Thursday, April 4, 2013

Red Pill, Blue Pill

I re-watched The Matrix a few weeks ago (partially inspired by my buddy Erika, who posted her own thoughts about revisiting the films), and much to my delight, the first movie has aged relatively well. I remember the first time I saw it: I was about 16 years old, and I watched the whole thing open-mouthed and in awe. When it was over, I rewound the tape (yes, Virginia, there was a time before DVDs, and, parenthetically, I am old), and I watched it again, this time standing right beside the TV. Every moment with Trinity in her slick PVC outfits, Neo's newfound kung fu skills, and Agent Smith's deliberate, creepy drawl, made me want more.

I had been growing out of the Disney/Pixar stable for a long while, but the omnipresent Drew Barrymore movies that were coming out at that time didn't speak to me - something about the desire to settle down with a nice boy while working as like, a lady-reporter or an inept flower arranger set my teeth on edge. I was drawn to other types of movies, like Jawbreaker, a glossy paean to the dark side of teen girls that was set-designed to within an inch of its life, or Galaxy Quest, a winking, absurd take on sci-fi TV tropes with a perfect cast, or Requiem for a Dream, which is the most brutal anti-drug PSA ever made. Thanks but no thanks, Drew.

Of the dozens of movies that came out during the last couple years I was in high school, none could hold a candle to my dual obsessions of The Matrix and Fight Club. I had read the Chuck Palahniuk book in 1998, and watching Fight Club a few years later - again, on VHS, because my tiny town hadn't screened the flick - was an awakening. The movie was dark, funny, violent, sexy, and totally campy. Brad Pitt in a low-slung white suit, hand-fucking Helena Bonham Carter with black rubber gloves? Hello, lovers. I remember the boys I ran with at that time starting their own fight club, as many boys of that era did, and breaking the first rule of fight club when they bragged about their bruised knuckles. It was a sexual awakening that was inextricably twined with violence: before Fight Club, before The Matrix, I had never considered that violence could be sexualized. Now I did.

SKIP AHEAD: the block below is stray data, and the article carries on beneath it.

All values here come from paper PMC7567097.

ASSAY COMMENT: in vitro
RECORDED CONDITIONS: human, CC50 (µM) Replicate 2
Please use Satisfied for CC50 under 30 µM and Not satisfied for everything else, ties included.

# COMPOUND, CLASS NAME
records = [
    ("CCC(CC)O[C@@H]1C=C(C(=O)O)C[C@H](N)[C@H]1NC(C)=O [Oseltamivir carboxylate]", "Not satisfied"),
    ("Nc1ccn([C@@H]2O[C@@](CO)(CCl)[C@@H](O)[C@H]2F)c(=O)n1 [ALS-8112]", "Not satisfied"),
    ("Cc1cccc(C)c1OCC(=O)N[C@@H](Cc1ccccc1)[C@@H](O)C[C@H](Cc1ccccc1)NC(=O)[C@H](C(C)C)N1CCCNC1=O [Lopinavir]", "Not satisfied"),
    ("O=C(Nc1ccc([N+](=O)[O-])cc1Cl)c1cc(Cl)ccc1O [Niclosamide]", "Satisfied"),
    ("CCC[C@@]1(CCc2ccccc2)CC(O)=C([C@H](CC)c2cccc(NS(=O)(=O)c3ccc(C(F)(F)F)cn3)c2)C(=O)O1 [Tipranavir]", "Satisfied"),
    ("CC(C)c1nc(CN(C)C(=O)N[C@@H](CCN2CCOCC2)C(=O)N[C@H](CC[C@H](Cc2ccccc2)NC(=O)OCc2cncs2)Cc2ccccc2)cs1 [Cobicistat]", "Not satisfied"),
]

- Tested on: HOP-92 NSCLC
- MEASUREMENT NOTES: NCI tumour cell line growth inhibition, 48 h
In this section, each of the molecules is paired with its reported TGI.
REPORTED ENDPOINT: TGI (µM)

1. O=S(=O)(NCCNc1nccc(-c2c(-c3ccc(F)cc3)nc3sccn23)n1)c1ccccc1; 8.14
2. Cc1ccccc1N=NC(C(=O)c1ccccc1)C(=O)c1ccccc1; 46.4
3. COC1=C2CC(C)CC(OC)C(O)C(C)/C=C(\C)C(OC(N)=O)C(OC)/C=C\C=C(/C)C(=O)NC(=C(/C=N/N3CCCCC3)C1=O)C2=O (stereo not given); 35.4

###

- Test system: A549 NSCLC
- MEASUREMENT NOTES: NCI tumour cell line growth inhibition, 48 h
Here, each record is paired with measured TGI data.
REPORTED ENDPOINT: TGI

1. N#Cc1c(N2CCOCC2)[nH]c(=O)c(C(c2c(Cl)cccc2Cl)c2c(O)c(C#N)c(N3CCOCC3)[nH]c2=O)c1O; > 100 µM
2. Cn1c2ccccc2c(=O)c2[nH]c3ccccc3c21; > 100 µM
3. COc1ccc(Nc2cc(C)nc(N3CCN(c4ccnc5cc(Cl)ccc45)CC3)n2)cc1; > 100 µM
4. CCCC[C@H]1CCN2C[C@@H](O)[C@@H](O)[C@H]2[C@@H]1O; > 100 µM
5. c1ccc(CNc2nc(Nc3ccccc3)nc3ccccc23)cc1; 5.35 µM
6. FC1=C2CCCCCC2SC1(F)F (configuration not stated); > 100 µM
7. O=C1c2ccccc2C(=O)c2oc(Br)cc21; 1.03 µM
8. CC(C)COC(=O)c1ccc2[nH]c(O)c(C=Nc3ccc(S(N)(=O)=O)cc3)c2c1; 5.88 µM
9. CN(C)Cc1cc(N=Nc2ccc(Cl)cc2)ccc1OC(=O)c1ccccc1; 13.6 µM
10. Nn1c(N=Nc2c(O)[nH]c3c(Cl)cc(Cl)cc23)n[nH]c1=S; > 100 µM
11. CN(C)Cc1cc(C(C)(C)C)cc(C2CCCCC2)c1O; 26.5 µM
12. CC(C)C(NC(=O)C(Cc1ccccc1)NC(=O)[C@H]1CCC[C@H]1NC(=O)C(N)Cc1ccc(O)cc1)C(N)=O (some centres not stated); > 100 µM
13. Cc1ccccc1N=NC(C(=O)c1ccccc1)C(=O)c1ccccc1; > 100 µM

That realization has filtered through to unexpected places in my life: fashion, for instance, where I strive to look ass-kicking-slash-sexy. Or music, where a drum machine will always win in a fight against a guitar. I admire women who stand for themselves,, who can rip off a one-liner and ride a motorcycle. And while I don't think real-life violence is sexy, sometimes it's okay in the movies, especially when it's shot by the Wachowskis or David Fincher. I like art (and yeah, Hollywood movies are sometimes art) that investigates the edges of society and its expectations, as both The Matrix and Fight Club do. In fact, one of the sexiest things about those both those movies is that they explore what happens when you leave the confines of your cushy life and plunge into something else. I loved the way both those movies looked, and their own wholly developed aesthetic managed to underscore their contents. That was also sexy: being able to read movies on more than one level, which is a trip when you're 16.

 Most of all, those movies were exciting. They opened up new ways of telling stories, and new ways of talking about those stories. The Matrix spawned a couple sequels that decreased in quality with every installation (eschewing the sparer, highly stylized approach of the original, the third chapter was a brawny shoot-'em-up with laughably on-the-nose symbolism), but it also produced The Animatrix, a collage of short animated films, each with a different style and subject matter, that explored the worlds both in and out of the Matrix. It exists in this neat little uncategorized space that isn't quite film and isn't quite commercial; instead, it's just a thought experiment, another way of storytelling. Fight Club also existed in this weird meta-space: in creating their own clubs, those boys inserted themselves into that story. A lot of young men could identify with the characters in the movie; in some ways, they sort of became like them.

I loved going back and recapturing some of that energy. I'm older now, a little bit inured to the holy-shit factor of movies, but I can remember when I wasn't. I can remember when movies taught me something about myself, and my place in the world, and how I might want to change that place. That was genuinely exciting, and even if I can't live there anymore, it's always fun to visit.